Robb Lippitt is the CEO of Revolution Dancewear, which makes and sells bodywear, footwear and recital costumes, to more than half of the 18,000 dance studios in the United States. When he was a kid, he wanted to be a baseball player or a dentist. Eventually, Lippitt became an attorney and it was in that job that he got bitten by the entrepreneur bug.
Lippitt, whose companies costumes are used in many of this season’s productions of “The Nutcracker,” tells BusinessNewsDaily how he found a way to love what he does for a living and how you can, too.
Ever dream about finding a way to do what you love for a living? In my "Do What You Love" column, I ask people who've done it to tell me their secrets. Here's hoping they inspire you to do the same.
BusinessNewsDaily: Explain you what you do for a living.
Robb Lippitt: I am the CEO for Revolution Dancewear, which designs and markets dancewear to dance studios in the U.S. and Canada and direct to dance studios and consumers in Europe. On a practical level, this means I get to lead a team of talented professionals who empower dance studio owners to run more profitable businesses, and help dancers achieve their artistic dreams. I serve the members of our team as they grow as individuals and leaders, keep everyone true to our vision, drive business growth, and generally do whatever it takes to help our business provide the best products and experience for our customers.
BND:How did you end up doing this for a living?
R.L.: I began my career as an attorney, yet I was always fascinated with how businesses run and what made them successful (or not). Because Revolution Dancewear works closely with so many small business owners, it offered me not only the chance to grow our business, but also to use our company to help support and grow many others at the same time.
BND: What was the crucial decision you made that led you to this place in life?
R.L.: When I was practicing law, many of my friends and clients were entrepreneurs and business people and I quickly realized I was way too interested in how their businesses were operating. I was really intrigued by the complexity and nuance of running even a “simple” small business, which involved people, technology, systems, customers and more. One day a friend and client asked me to join him in his new Internet startup and I jumped at the chance to try business myself.
BND: What did you want to be when you grew up?
R.L.: When I was little, I wanted to be a professional baseball player. My Dad, however, told me I had a better chance at owning a team than making it onto the field. As I grew older, I wanted to be a dentist. Later, I decided to become an attorney as I was intrigued by the idea of trying a case before a judge and jury. After a few years practicing law, I knew I wanted to build and to run a business. Perhaps if I ever really grow up, I’ll run out of new things I want to be.
BND: Why do you love your job?
R.L.: I love the people I have the privilege to work with every day – our team members, our customers, and our partners. I find it tremendously rewarding to see people learn and grow – and I enjoy helping them do so. Businesses are all about the people on the team and what they can accomplish together as a group. When a business is going well, the sense of “team,” of working together to achieve some larger vision, is a powerful motivator. I truly enjoy being part of something bigger than myself and bringing others together to feel the same.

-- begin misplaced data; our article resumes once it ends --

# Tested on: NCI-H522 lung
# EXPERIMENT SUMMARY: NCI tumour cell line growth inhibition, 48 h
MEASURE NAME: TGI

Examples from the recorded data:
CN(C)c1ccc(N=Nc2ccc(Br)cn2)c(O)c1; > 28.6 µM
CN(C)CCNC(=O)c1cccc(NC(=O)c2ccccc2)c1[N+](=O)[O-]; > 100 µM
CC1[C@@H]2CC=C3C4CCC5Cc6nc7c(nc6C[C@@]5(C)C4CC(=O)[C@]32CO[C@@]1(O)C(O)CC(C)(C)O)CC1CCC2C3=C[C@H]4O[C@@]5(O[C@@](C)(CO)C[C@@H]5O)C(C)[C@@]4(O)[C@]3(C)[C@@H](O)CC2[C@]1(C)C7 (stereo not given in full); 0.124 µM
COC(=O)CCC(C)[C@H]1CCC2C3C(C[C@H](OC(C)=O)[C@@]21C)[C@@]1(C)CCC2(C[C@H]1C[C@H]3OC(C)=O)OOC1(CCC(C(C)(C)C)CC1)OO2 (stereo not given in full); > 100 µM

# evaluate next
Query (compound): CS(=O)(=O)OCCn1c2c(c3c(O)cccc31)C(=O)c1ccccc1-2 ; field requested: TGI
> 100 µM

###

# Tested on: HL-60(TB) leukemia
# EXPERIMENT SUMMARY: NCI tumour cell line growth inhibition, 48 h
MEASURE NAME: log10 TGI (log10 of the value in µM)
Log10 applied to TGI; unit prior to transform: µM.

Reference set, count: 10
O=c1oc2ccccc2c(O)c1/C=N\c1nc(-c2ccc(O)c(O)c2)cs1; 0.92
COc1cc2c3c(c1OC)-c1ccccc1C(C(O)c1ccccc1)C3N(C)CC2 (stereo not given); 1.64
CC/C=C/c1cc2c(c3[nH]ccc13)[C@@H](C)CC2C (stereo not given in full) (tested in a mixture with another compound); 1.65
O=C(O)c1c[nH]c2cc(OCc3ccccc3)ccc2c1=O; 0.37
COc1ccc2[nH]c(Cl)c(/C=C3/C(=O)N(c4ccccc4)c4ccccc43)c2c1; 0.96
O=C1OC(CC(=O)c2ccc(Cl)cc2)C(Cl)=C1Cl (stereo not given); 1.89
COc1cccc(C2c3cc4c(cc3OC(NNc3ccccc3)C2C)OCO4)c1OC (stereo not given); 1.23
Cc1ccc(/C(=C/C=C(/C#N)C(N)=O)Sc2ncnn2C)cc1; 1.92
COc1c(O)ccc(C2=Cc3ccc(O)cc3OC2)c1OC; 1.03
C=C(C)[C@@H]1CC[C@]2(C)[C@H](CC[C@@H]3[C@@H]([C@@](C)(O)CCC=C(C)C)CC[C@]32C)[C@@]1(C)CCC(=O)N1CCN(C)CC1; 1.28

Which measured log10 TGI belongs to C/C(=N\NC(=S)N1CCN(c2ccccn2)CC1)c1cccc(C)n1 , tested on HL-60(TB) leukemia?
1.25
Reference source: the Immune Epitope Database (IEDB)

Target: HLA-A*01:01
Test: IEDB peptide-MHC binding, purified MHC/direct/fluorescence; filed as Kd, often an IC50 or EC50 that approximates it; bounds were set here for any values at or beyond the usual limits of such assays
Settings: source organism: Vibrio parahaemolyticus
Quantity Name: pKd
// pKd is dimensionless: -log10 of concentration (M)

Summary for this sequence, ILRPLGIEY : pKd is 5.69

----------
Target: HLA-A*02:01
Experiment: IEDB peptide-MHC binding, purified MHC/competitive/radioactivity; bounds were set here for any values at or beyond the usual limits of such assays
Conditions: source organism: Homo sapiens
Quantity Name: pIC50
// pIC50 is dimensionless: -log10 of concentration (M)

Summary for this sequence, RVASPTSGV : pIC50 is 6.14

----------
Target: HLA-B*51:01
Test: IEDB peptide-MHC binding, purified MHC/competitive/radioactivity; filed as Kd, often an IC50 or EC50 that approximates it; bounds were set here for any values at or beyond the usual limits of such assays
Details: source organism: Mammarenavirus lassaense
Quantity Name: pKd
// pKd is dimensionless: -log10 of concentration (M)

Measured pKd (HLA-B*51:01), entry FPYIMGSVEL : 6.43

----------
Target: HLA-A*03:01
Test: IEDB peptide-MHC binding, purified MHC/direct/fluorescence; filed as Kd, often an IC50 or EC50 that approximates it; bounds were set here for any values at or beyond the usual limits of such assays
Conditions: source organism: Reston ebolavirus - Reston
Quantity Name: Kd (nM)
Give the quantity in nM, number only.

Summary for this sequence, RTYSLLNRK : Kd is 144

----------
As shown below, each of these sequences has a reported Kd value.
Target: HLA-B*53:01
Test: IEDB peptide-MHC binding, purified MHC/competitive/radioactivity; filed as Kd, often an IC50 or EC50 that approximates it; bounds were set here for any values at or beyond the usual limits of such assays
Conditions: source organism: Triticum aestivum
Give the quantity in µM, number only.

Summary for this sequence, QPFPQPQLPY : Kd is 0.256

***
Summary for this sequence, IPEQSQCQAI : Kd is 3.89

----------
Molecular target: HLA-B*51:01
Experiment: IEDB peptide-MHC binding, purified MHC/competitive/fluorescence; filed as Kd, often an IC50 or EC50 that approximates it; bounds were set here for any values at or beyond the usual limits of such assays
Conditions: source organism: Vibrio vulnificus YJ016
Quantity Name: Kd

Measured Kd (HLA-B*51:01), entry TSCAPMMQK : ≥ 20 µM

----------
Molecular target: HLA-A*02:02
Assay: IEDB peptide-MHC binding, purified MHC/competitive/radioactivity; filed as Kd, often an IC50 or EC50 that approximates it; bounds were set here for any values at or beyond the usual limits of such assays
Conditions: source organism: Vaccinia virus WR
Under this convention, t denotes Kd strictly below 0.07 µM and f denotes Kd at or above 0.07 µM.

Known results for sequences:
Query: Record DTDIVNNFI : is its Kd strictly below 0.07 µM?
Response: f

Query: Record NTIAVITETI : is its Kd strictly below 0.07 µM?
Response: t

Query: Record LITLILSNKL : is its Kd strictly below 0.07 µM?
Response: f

BND: What's the biggest misconception about your job?
R.L.: That, as CEO, it’s my job to “boss” people around. Really, my job is to remove the obstacles that could prevent employees around me from being great at what they do. Those obstacles can range from a slow computer to a lack of clear alignment with a shared set of goals. When I am doing my job well, it means that everyone else is working together and to the best of their abilities.
BND: If you didn't do your job, whose job would you like to have and why?
R.L.: I would love to be the President of the Detroit Lions. I have been a lifelong frustrated fan with their lack of success. While I don’t know a great deal about the Xs and Os of football, I would love the opportunity to help build an organization that could bring that ever-elusive Super Bowl victory.
BND: Do you think having a job you love has made you a better person in other areas of your life?
R.L.: Without question. Being in business has caused me to learn about how to be a better leader, which is exactly the same as being a better human being. It has taught me to see the best in others, put them in the best position to shine, care about them more than I do myself, value team over individual success, be more patient, and much, much more.
BND: What's your best advice to other people who are trying to pursue their career dreams?
R.L.: Take responsibility for yourself, your success, and your happiness. You are not limited by your boss, your situation, or anything other than your own willingness to grow and change. When you approach things from this perspective, it will help you make better choices, be more creative, take more (positive) risk, and feel more empowered. Taking responsibility will always lead you toward your dreams.
BND: What's your idea of the perfect retirement?
R.L.: I can’t ever see myself “retiring” in the traditional sense. I love working with people and businesses too much to ever stop. Maybe I would be less involved in the day-to-day operational functions at some point, so I could indulge some of my other passions even more, but I hope to always remain actively learning and growing as a leader and an individual.
Revolution Dancewear sells exclusively to dance studios and dance schools across the U.S. and Canada. Through its Dance Direct brand it sells in the UK, France, Spain, Italy, and Germany.